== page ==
There was a great buzz in the full house and a spontaneous standing ovation. The show again proves that our social history can be staged as entertainment whilst respecting the events and characters portrayed. We don’t yet know what the Dagenham ladies think, but my guess is they’ll think it as much fun as the rest of last Thursday’s audience. It’s only halfway through previews but its already in great shape and any lover of musical theatre will book now while they can. I’m certainly going back!

 

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I’ve been underwhelmed by director Brian Sheibani’s previous NT work, but this 5th offering does impress. It’s also a lot more impressive than From Morning to Midnight, the other early 20th century German play next door in The Lyttleton, in what appears to be the NT’s teutonic Christmas.

I hadn’t read Erich Kastner’s book as a child, but it seems a lot like the ones I did read – Enid Blyton’s Famous Five & Secret Seven series in particular. Emil heads for Berlin by train, on his own, to stay with Grandma and his cousin, but gets robbed en route and gets off at the wrong stop. He befriends a ragbag of local kids, self-appointed detectives, who encouarge and help him to find the culprit Mr Snow, who had shared Emil’s train carriage. I liked the focus and economy of Carl Miller’s adaptation.

It’s a jolly good yarn and it’s given a superb period Berlin setting (think Fritz Lang’s Metropolis) by Bunny Christie It’s an uncluttered black-and-white design with a few lamposts and manholes , the odd room set and excellent projections. The space is needed for a vast cast of 14 adults, 10 children and c.50 extras, which is the strength of the show – lots of energy and enthusiasm and some simply terrific performances from the child leads, wonderfuly suported by the adults, particularly Naomi Frederick as Emil’s mum, Tamzin Griffin as the local gossip and Ella Kenion & Judy Flynn in multiple roles.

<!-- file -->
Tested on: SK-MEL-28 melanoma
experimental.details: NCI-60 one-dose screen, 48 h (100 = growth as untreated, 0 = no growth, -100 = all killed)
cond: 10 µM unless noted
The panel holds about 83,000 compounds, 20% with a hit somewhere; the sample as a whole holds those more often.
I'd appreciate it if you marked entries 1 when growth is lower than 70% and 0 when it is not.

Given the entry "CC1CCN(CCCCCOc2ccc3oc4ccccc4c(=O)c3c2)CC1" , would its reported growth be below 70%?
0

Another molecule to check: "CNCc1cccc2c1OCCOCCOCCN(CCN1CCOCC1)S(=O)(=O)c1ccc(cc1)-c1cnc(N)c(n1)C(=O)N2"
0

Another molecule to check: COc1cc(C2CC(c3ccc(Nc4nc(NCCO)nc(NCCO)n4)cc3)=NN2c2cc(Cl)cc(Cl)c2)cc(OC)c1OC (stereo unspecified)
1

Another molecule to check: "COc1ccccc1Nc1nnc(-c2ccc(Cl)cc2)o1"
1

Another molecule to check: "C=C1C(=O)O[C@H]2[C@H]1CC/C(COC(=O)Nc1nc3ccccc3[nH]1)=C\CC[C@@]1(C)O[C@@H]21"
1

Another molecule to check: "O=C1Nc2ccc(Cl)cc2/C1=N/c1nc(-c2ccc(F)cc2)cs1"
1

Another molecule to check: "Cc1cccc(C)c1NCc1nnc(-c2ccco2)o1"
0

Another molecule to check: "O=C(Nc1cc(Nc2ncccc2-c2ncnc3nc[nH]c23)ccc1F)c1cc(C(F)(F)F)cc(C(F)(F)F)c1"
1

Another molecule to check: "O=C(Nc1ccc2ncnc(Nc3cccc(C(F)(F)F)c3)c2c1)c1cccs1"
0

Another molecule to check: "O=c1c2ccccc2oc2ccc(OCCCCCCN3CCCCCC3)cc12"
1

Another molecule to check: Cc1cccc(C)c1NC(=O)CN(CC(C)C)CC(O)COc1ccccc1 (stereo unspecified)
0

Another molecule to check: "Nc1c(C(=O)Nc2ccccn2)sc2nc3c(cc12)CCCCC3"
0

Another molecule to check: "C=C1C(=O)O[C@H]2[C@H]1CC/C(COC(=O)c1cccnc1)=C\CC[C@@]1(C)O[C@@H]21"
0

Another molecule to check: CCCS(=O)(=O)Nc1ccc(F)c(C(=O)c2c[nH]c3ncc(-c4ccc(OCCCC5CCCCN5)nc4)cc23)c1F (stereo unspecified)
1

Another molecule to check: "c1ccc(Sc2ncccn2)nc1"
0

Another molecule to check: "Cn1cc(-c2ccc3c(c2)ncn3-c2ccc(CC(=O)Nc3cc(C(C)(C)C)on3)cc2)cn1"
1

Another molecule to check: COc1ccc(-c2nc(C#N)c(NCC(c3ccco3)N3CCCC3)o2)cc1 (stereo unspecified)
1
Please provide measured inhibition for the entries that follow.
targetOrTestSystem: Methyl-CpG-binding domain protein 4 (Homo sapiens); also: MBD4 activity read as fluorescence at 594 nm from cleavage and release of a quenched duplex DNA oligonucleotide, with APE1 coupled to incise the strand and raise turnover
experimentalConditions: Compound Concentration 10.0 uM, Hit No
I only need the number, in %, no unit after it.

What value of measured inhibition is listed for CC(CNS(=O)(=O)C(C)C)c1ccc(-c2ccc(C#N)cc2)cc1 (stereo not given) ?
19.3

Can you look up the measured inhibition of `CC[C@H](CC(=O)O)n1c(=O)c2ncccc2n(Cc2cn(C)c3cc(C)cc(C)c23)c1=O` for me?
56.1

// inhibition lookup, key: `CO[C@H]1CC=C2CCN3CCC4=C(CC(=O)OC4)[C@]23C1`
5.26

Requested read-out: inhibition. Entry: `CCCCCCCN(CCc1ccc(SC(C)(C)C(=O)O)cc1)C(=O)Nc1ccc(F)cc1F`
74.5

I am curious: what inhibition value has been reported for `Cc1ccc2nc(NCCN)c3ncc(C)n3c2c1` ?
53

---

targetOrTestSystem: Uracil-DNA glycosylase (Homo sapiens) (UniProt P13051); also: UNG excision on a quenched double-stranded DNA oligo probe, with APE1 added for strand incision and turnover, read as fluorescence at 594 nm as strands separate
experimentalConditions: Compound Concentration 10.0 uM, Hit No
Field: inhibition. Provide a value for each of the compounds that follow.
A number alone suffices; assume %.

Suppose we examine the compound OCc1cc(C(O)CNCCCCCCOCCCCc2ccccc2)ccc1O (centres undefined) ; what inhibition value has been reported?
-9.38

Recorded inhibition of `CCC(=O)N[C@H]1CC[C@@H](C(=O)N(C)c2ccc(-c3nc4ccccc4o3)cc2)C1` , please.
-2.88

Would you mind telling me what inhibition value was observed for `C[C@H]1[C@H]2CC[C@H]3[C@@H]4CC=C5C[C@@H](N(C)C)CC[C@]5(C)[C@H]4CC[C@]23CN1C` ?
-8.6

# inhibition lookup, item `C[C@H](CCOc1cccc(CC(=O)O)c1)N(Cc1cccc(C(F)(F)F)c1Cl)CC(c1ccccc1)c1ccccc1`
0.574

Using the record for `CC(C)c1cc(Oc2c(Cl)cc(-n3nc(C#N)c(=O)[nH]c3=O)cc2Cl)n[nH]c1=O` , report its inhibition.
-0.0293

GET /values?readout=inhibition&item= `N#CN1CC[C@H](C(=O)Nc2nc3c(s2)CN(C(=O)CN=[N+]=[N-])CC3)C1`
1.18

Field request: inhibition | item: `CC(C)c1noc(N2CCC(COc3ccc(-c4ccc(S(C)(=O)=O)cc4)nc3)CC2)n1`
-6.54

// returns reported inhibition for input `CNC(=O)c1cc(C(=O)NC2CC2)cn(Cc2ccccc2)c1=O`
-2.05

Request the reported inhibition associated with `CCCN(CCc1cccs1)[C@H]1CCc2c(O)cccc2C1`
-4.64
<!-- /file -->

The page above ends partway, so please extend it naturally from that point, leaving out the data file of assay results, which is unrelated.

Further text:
The Olivier stage is used very effectively, they spill out into the auditorium during a chase and we all end up as honorary detectives, urged to stand up for justice. It’s got a nostalgic appeal to adults, adventurous appeal to children and a refreshing morality and humanity which I have to confess brought a tear to my eye. 

Not up there with the iconic NT Christmas shows like War Horse and Coram Boy, but a treat nonetheless.

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I’ve come late to this, first because if indecision (I like it, but do I want to see it again?) and then because of a cancelled performance, so you’d be forgiven if you’re by now not really interested in my view!

What struck me most about this superbly cast revival was how contemporary the play is – and always will be I suspect. A play written almost 70 years ago based on a true story some 30 years before is a completely relevant and up-to-date debate about human rights. As John Morrison points out in his excellent programme essay, it serves the same purpose as today’s tribunal and verbatim plays.

Young Winslow is a navy cadet expelled for stealing a postal order (remember them?). His father decides to clear his name at all costs. In the first act, the facts of the case itself are examined; in the second – ending in a brilliant mock interrogation which brings spontaneous applause – they decide how to proceed; in the third the real costs of fighting the case are revealed and in the fourth act we learn the outcome. We even get a topical (for the early 20th century) sub-plot about the suffragettes. It’s a perfectly formed play which holds you from beginning to end. It might sound dry, but it’s often funny, sometimes moving and a perfect balance between thought-provoking and entertaining.

You can’t help reflecting on the present debate about whether human rights have gone too far, recent responses to terrorism which fly in the face of these rights and the lengths people have to go to – and the price they have to pay – for justice and truth. We even get a bang-up-to-date snipe at the press. At one point a guilty personal reflection of an occasion where I tried to talk a friend out of pursuing fairness for pragmatic reasons popped into my head and at another point a professional reflection of a case where human rights had gone too far came back.

This is all beautifully staged by Lindsay Posner in a period perfect Edwardian drawing-room designed by Peter McKintosh. Henry Goodman was made for the part of the indignant, determined father and Deborah Finday is superb as his somewhat fluffier wife. Naomi Frederick perfectly captures the feistiness of suffragette daughter Catherine, Nick Hendrix brilliantly conveys son Dickie’s loyal but superficial attitude, and Charlie Rowe is hugely impressive as the Winslow boy himself. Add to this Peter Sullivan’s terrific barrister, with a professional exterior hiding a passion for justice, Richard Teverson’s pitch-perfect stiff upper lipness, Jay Villiers lovable love-struck Desmond and Wendy Nottingham’s delightful maid and you really do have a crack cast.

So glad I did go after all. You have 4.5 more weeks to see why.